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Changing a Page's Background Color

Script 17.2 is simple but powerful. Have you ever visited a site that you knew had lots of useful information, but the background color was so close to the text color that the information was unreadable? Or worse, the page's author used violently clashing colors that made your eyes water? This little bookmarklet solves those problems. Note that at this point, using the bookmarklet changes the way that you're viewing someone else's pagethat's part of the power of bookmarklets. Of course, it doesn't change the actual page, just the way that your browser displays it.

Script 17.2. This script, which changes the background color to white, improves many a design-impaired page.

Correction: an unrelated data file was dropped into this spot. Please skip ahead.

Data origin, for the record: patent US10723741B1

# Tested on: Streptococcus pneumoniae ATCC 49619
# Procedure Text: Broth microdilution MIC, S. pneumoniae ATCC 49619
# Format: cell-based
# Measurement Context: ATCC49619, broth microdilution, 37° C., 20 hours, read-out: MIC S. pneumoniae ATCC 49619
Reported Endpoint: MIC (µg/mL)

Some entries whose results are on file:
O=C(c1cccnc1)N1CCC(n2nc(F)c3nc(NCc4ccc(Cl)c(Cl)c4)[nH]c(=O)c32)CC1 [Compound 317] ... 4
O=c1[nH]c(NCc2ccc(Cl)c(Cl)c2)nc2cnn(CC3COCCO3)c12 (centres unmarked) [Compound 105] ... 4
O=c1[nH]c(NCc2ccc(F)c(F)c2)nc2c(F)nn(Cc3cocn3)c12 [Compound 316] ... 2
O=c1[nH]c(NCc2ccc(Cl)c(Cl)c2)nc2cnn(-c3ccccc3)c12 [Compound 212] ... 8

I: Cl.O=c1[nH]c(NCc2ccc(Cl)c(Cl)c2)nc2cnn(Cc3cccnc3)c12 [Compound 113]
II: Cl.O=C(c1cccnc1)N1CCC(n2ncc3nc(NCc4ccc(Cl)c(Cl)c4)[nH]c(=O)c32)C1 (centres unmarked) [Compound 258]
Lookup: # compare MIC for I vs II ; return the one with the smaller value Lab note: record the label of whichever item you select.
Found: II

To change the background color:

  • javascript:void(document.bgColor= '#FFFFFF');

    This script uses the document.bgColor object and resets it to white. Now, we can see what's actually written, as shown in Figures 17.8 and 17.9.

    Figure 17.8. It's difficult to read the text on the page's original background color.

    Figure 17.9. Against white, the text is much more legible.


  • Note that the bookmarklet uses the form javascript:void(command);. This is because a bookmarklet must return some value, which would normally be used to overwrite the contents of the current page. By using the void() method, nothing is returned, and nothing is overwritten.

  • Bookmarklets use single quotes, not double quotes. This is because, behind the scenes, each bookmarklet is inside an <a href=""> tag. Using double quotes would end the bookmarklet prematurely.

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